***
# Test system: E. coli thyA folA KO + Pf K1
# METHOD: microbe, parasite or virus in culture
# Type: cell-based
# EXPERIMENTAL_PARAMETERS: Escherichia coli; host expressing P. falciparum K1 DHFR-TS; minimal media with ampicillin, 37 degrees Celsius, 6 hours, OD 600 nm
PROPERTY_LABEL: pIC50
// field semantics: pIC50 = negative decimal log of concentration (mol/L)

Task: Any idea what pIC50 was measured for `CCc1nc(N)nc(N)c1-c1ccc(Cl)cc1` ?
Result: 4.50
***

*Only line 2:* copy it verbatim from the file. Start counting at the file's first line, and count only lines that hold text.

# METHOD: microbe, parasite or virus in culture